Today I am delighted to be hosting a young lady I have had the pleasure of knowing through the magic of the internet. I am incredibly proud of her despite having nothing to do with making her as amazing as she is. When I critiqued her manuscript, The Hidden Pharaoh, I nearly cried because she wrote twice as good as some adults I’ve workshopped and she was only 13 at the time. In other words, she’s going to be big, people. And now…let’s get to the interview!
Elly Gard is a writer, an over-thinker, an inventor of words, a dreamer of improbable dreams, and a Catholic who strives to find God in little things. She is a senior in high-school, is, and has been homeschooled all her life. At heart, she loves rainstorms, but she lives in the desert with her parents, her brother, two dogs, and a cat who thinks she’s a Russian tsar. When she’s not conversing with her characters, indulging in her inkwell, spending time with her soundtracks, or adventuring with her associates, she could probably be located in her room nursing a novel. She possesses an undying fondness for all things Broadway, likes watching TV shows on Netflix that got cancelled ten years ago, prefers swing dancing to karaoke, and puts too much granola in her yogurt. You can read about her adventures on her blog, The Spilled Inkwell.
Welcome, Elly! What got you into writing?
A lot of things got me into writing! I’ve been thinking up stories since I was old enough to hold a crayon, and I think my family’s encouragement at that point was crucial to my passion growing into what it is now. Then, the stories usually involved talking animals; one time when I was seven my friend and I wrote a fairy tale about a girl who turned into a horse. Our moms had it printed out and laminated and we thought we were the next Mary Pope Osbournes! When I was a little older, my parents encouraged me to enter a few of my stories and poems in 4-H contests, and I began attending a writing club at a local middle school. My teacher – Mr. Taylor – encouraged me to keep writing. During those years, I wrote stories and poems galore; eventually I had binders full of them.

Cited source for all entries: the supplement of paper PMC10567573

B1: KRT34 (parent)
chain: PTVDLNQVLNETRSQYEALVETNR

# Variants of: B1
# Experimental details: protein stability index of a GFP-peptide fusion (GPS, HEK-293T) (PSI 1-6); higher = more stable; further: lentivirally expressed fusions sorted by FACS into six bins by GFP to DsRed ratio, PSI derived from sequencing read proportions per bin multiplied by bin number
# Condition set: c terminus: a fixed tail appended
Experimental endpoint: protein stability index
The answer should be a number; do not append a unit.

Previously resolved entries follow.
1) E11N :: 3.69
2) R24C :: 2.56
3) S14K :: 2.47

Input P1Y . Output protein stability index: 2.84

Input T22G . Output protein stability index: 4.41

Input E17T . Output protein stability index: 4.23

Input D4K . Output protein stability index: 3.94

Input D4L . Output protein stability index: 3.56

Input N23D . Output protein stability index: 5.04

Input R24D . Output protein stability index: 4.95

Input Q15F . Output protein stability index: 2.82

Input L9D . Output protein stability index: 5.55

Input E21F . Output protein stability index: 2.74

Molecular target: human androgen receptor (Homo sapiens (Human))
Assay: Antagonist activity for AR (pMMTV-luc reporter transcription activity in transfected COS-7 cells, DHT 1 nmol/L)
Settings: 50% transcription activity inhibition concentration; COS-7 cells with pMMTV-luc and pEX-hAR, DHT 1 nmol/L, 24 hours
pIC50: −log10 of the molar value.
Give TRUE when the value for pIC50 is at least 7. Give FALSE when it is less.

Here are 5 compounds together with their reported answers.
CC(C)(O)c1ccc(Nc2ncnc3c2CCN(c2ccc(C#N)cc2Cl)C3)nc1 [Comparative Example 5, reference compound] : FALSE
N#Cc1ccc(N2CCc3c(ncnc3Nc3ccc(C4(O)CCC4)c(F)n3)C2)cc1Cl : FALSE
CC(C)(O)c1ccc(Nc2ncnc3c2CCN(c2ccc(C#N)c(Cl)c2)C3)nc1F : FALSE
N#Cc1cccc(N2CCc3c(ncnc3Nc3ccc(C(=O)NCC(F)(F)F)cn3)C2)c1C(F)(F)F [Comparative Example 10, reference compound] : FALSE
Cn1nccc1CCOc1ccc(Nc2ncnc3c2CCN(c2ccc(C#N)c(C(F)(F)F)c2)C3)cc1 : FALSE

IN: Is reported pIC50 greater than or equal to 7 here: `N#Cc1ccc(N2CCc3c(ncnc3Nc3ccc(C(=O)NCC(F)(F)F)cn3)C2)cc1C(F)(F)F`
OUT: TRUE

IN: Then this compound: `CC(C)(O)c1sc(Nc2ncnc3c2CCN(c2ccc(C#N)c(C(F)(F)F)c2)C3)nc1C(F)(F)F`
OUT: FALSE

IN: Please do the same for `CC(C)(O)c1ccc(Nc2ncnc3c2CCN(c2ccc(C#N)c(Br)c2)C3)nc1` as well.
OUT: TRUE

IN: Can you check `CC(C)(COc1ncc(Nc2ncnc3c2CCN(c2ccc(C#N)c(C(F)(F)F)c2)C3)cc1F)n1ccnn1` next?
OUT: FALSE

But…I couldn’t write novels. Give me a prompt, and I could give you a ten-page suspense story. Give me a picture and I could summon up a purple-prosed poem. Tell me to write a book? I didn’t even know where to begin. Then, in 8th grade, my mom found a homeschool curriculum called One Year Adventure Novel (OYAN). I wrote my first historical fiction novel (The Hidden Pharaoh) that year with the help of OYAN’s guidelines, outlining templates, and live webinars. Other students on OYAN’s online Forum both encouraged and critiqued my work, and that first year of the curriculum was invaluable. I’ve now written three novels and one novella. I intend on writing many more. 😉
I too wouldn’t have started writing without homeschooling. Cheers for supportive moms! What has been the highlight of your writing thus far?
Last year, my first fantasy novel (Of Lavron) placed as a finalist in the OYAN Contest. This really encouraged me to keep writing the series I’d previously viewed as an experiment. I’d only written historical fiction up until that point, but last fall I thought I’d give medieval fantasy a try. I ambitiously and very messily “plotted out” a fantasy trilogy and began writing the first book. I didn’t know if I’d actually accomplish that series, if my idea would stick, or if the story was even good; but I kept writing anyway. I’m so glad I did. I love writing the Lost Princes series, and even though I’m taking a break from Of Lavron’s sequel to edit my two-year-old NaNoWriMo monster (Riding in the Red), I look forward to continuing the series soon.
Yes, fantasy is the best! (Said the fantasy lover in a wholly unbiased way.) What genre(s) are your favorite to write/read?